Reconstructed Raleigh Tavern from Duke of Gloucester Street
|Architectural style||Colonial Revival|
|Governing body||Colonial Williamsburg|
|Part of||Williamsburg Historic District (#66000925)|
|Added to NRHP||October 15, 1966|
Raleigh Tavern was a tavern in Williamsburg, Virginia, and one of the largest taverns in colonial Virginia. It gained some fame in the pre-American Revolutionary War Colony of Virginia as a gathering place for the Burgesses after several Royal Governors officially dissolved the House of Burgesses, the elected legislative body, when their actions did not suit the Crown.
Rebuilt in 1930-31, it was the first building reconstructed as part of Colonial Williamsburg. Based on period prints, the present reconstruction is an L-shaped white weatherboard building with 18 dormer windows.
The tavern was an institution in Williamsburg; auctions as well as balls were held under the Raleigh's aegis...
In 1769, the Raleigh Tavern began its career as a center of sedition when the Burgesses, dissolved because of resolutions against the British Revenue Act, convened in the Apollo Room as the 'late representatives of the people' and adopted the Non-Importation Agreement. This room was the frequent rendezvous of Jefferson, Henry, and other Revolutionary patriots. They met here in 1773 to develop intercolonial committees of correspondence. Dissolved by Dunmore, the Burgesses met again in the Apollo Room in May 1774.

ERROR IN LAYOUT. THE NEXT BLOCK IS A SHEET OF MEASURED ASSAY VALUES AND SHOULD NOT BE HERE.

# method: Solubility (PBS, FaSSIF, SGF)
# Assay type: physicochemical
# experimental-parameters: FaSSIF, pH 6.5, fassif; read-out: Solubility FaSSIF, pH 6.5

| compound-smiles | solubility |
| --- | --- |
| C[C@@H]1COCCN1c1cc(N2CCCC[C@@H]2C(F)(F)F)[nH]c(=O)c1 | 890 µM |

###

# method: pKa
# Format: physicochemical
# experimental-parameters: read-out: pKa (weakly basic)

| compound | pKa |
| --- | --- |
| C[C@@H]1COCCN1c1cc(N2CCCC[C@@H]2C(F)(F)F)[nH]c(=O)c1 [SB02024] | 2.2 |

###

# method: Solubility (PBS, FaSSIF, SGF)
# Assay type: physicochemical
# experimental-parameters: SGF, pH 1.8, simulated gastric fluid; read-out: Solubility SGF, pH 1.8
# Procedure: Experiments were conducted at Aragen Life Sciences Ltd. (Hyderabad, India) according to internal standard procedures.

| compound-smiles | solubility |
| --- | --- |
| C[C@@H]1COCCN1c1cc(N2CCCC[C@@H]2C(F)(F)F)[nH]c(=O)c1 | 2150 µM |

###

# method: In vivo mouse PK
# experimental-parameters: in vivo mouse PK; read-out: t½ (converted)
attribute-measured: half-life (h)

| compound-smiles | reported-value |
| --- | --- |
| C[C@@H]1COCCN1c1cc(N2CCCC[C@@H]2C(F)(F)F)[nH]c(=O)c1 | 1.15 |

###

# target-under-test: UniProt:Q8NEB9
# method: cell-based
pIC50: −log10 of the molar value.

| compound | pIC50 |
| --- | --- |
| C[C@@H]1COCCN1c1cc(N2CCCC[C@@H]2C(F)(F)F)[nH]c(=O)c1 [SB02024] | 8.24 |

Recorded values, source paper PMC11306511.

The Marquis de Lafayette was entertained at a banquet here in 1824, and the building remained in continual use as a tavern until it burned, at the hands of an arsonist, in 1859.
The tavern was reconstructed in 1930-31 on its original foundation, opening for tours in 1932. The reconstructed Raleigh Tavern is one of the more modest but popular attractions of Colonial Williamsburg, a living history museum depicting life in Virginia's colonial capital city. It stands on Duke of Gloucester Street in contrast to the elaborate Capitol Building. In the restored Apollo Room, Hilaritas sapientiae et bonae vitae proles (jollity is the offspring of wisdom and good living) is the motto over the mantel.
- Wilson, Richard Guy (2002). Buildings of Virginia: Tidewater and Piedmont. New York: Oxford University Press. p. 365. ISBN 0-19-515206-9.
- "National Register Information System". National Register of Historic Places. National Park Service. 2010-07-09.
- "Restoring the Old Apollo Room". New York Times. March 20, 1921. pp. Page BRM10. Retrieved 2008-12-09.